Looking back at Art Basel Hong Kong

 Jitish Kallat  Rain Study (the hour of the day of the month of the season), 2017. Courtesy Chemould Prescott Road, Mumbai  Daido Moriyama, Light and Shadow 3: (Bucket), 1982. Courtesy Taka Ishii Gallery, Tokyo Kwon Young-Woo, Untitled, c. 1980. Courtesy Kukje Gallery, Seoul Do Ho Suh, Passage/s, 2017. Courtesy STPI, Singapore Gauri Gill. Untitled from the series Acts of Appearance. 2015–. Courtesy the artist and Nature Morte, New Delhi Ali Kazim at Jhaveri Contemporary's stand. Photo: ArtReview Asia

Having limbered up at Yoga BamBam and donned sneakers box fresh from Fa Yuen Street, ArtReview Asia hit the opening of the Art Basel Hong Kong hard. Here’s what caught it’s eye

Jitish Kallat, Rain Study (the hour of the day of the month of the season), 2017 

Each in this series of diagrammatic pencil drawings, hung at the stand Chemould Prescott Road, is transformed into a unique piece of cartography using falling rainwater as a vehicle for its formation. Kallat lays his drawings outside during rainshowers, letting the water droplets soak through the paper and dilute the pencil marks. The amount of time Kallat holds his drawings under the rain is measured by the amount of breaths he takes, which is then written on the drawing as a year BC.

Tokyo Story (by various photographers)

In a small room towards the back of Taka Ishii Gallery’s stand is a presentation of photos titled Tokyo Story. Including works by artists such as Nobuyoshi Araki, Ed van der Elsken, Hiroshi Hamaya, Hanayo, Eikoh Hosoe, Ryuji Miyamoto, Daido Moriyama, Yutaka Takanashi and Wim Wenders, the collection proffers a brief but seductive insight into the city’s urban life through black and white snapshots of the everyday.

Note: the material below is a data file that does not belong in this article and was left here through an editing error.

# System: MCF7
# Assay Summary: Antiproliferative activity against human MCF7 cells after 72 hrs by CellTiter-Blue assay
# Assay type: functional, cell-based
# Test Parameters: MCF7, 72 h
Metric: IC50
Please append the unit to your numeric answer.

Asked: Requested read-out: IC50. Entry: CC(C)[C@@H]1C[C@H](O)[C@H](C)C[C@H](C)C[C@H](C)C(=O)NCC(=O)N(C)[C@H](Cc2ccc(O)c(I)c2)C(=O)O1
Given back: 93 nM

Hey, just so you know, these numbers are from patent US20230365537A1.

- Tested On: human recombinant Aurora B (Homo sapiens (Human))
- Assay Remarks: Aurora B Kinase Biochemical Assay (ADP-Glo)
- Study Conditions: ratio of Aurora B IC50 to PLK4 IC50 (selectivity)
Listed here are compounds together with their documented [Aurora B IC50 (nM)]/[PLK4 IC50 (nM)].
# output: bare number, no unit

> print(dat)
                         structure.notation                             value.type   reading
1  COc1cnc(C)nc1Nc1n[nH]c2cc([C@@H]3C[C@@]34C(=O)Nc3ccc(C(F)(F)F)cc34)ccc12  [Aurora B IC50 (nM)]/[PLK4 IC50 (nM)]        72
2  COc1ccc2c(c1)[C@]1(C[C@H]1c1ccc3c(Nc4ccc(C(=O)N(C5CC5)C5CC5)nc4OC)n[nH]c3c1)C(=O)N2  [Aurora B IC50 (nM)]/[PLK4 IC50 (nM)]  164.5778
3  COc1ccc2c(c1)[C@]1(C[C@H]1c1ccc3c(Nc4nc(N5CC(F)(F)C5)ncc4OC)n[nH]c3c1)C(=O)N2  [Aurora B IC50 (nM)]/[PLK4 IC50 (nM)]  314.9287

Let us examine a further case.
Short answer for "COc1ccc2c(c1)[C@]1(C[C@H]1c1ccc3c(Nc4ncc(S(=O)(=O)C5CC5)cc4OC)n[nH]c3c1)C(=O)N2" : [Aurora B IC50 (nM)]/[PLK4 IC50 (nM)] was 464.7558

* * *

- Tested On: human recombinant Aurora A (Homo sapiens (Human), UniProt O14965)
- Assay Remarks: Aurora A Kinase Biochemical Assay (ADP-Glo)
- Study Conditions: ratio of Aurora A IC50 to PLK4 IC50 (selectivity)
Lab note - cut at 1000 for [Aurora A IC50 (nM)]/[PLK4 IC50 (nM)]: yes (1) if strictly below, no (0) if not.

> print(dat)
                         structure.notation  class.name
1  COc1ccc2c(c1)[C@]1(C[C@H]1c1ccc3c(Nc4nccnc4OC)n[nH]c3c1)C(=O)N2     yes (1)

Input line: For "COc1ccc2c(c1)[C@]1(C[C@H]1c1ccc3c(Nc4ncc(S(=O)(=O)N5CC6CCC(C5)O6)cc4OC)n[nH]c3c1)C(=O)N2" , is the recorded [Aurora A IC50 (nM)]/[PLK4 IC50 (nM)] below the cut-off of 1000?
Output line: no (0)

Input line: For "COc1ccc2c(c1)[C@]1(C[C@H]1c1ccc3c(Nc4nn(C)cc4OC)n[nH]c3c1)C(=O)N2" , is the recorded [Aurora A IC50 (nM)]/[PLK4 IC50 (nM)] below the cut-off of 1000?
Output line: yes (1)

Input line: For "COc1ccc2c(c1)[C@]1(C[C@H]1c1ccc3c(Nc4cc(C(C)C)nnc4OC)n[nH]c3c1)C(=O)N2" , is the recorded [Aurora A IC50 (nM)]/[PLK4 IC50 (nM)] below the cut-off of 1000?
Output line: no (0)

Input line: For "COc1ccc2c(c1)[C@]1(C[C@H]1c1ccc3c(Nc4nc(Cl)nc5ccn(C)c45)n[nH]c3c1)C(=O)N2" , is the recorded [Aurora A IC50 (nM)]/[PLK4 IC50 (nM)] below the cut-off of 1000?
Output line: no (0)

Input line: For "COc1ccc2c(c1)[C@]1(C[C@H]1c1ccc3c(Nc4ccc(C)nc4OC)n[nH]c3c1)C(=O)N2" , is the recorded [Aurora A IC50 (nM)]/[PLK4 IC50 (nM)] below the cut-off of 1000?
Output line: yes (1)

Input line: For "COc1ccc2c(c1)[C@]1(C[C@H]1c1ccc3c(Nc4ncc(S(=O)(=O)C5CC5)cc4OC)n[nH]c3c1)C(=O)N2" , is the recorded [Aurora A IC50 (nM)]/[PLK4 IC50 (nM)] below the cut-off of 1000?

Kwon Young-Woo, Untitled, c. 1980

Two small works on paper at Kukje Gallery by a true master that demonstrate how size isn’t everything and that delicacy can be tough as well as fragile.

Do Ho Suh, Passage/s, 2017

Colours literally thread their way through Do Ho Suh’s wall-mounted works on paper on STPI's stand. Tracing the outlines of architectural forms, from afar the threads mass together to create sharp lines, yet on closer inspection individual stitches are messy and others clump together in tangled knots. This and other works in the colourful series possess a tactility, celebrating the very materials with which they are made.

Gauri Gill, Acts of Appearance, 2015–

For this ongoing series of colour photographs, shown by Nature Morte, Chandigarh-born photographer Gauri Gill has been working and collaborating with an Adivasi community based in the Jawhar district of Maharashtra, India, documenting them as they engage in everyday activities – with a twist. Asking members of the community to make papier-mâché masks, Gill photographs her subjects wearing their own creations and thus transforming scenarios from quotidian life into something altogether more surreal. An enjoyable prologue then to her exhibition Acts of Appearance at MoMA PS1, New York, opening in April.

Ali Kazim’s solo project

Ali Kazim has the whole of Jhaveri Contemporary’s stand to himself in the Discoveries section of the fair. For his latest work, the Lahore-based artist has been inspired by the arid and rocky landscape on the periphery of his hometown. Three scrolls (for which Kazim employs the labour intensive painting methods of ‘Siyah Qalam’ and ‘Pardakht’) hang together to depict this terrain in watercolour while ceramic cast rocks collect together beneath. Also on display are five smaller works picturing delicate clouds painted on Mylar which draw their technique from traditional miniature painting.

Online exclusive published 28 March 2018